Like FolksBtrippin, I am fastidious in some areas, however, I am a real slob when it cones to work I do around the house, my art, and my dress code. My medical nurse wife Belinda calls my casual dress "grunge".

Speaking of Belinda, she is not a germaphobe, even when her unit was the Covid unit. Belinda had a couple of medical procedures done about a year ago, before receiving the vaccine, had to be tested for Covid before both of them, and they came back negative.

I reiterate: Bottom line, if a behavior or pursuit does not profoundly affect your health, relationships, or work, I once again quote FolksBtrippin and say, "carry on"!

Thank you for your responses!

Unfortunately, anything germ-related does cause severe anxiety, but that doesn't necessarily mean that my behaviors in response are wrong. I am trying to figure out which compulsive actions are rooted in reality and which are just a response to obsessive thoughts.

Because of my anxiety, I actively avoid situations that "require" (in my mind) that I wash my hands. If I need to do anything "dirty", I go from clean to dirty and have built elaborate, rigid routines around avoiding "dirty" contact. Any deviations from these routines can provoke additional handwashing and severe anxiety.

I am currently working with an excellent therapist who specializes in OCD. As part of my therapy, I am exposing myself to "dirty" situations or objects and not washing my hands or cleaning surfaces afterwards.

However, work is a massive road-block to my progress in therapy, since there is a lot of legitimate handwashing and cleaning involved in hospital nursing. After my therapy session this week, I was off work for 2 days and made great progress. My hands - which are normally cracked and dry - actually looked normal for once. I went to work for one day, and I undid all my hard work. My hands are now red and raw again. I went back to washing my hands too much at home, since I was so triggered by the uncertainty of work.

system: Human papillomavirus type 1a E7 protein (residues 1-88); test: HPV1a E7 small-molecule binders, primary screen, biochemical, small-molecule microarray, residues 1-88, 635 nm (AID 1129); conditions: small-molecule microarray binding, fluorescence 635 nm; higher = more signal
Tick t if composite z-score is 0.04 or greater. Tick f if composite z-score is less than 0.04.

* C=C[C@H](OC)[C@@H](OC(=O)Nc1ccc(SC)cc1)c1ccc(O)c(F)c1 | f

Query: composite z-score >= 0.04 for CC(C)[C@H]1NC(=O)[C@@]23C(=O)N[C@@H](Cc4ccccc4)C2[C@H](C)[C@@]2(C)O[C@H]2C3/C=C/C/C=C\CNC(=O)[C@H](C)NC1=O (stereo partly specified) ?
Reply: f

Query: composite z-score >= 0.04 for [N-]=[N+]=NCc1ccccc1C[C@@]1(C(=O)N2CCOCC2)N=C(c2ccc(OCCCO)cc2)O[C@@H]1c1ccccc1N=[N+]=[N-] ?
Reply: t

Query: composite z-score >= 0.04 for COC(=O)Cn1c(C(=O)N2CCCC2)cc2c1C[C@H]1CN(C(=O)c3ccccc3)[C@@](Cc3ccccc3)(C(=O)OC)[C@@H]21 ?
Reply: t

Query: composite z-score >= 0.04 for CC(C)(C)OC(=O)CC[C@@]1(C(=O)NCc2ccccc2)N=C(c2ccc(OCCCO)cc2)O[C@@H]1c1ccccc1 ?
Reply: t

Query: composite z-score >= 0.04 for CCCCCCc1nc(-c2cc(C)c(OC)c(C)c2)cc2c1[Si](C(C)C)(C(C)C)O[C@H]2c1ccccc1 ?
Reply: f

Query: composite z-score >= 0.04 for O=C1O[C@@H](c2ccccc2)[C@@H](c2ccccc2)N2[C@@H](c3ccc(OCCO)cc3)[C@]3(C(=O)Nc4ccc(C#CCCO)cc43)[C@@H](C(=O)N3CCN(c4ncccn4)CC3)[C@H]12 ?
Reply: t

I think if I had more clarity about which of my behaviors were absolutely neccessary to prevent transmission of infection and which behaviors were just "germ superstition", then I could allow my rational side to remain in control and avoid continuous relapses. If I knew that showering after work really protected others from unusual pathogens, then I would feel calm about it. But, I am not certain it does. 

I start thinking of all the things that I *could* be carrying home with me: MRSA, C. Diff, VRE, COVID, Ebola, leprosy ... the Plague¬†ūüôĄ (OK, I made up a few of those, but that does encapsulate the level of absurdity that my brain plays on me).¬†

But, what are the chances that I am actually bringing that home? How much actually gets on me when I am appropriately following IP policies? And, even if I don't follow the policies, how long do those germs reasonably remain virulent on my scrubs and skin? And, is there really all that much difference in the hospital?

While in the hospital, I can say with reasonable certainty that someone has a specific infection, but I don't know that people outside the hospital don't. Ever seen a family member of someone with explosive CDAD bring personal belongings in the room and place them on or near the patient, and then TAKE THEM HOME WITHOUT CLEANING THEM? Germs go home with patients, their family ... and healthcare workers¬†ūü§Ę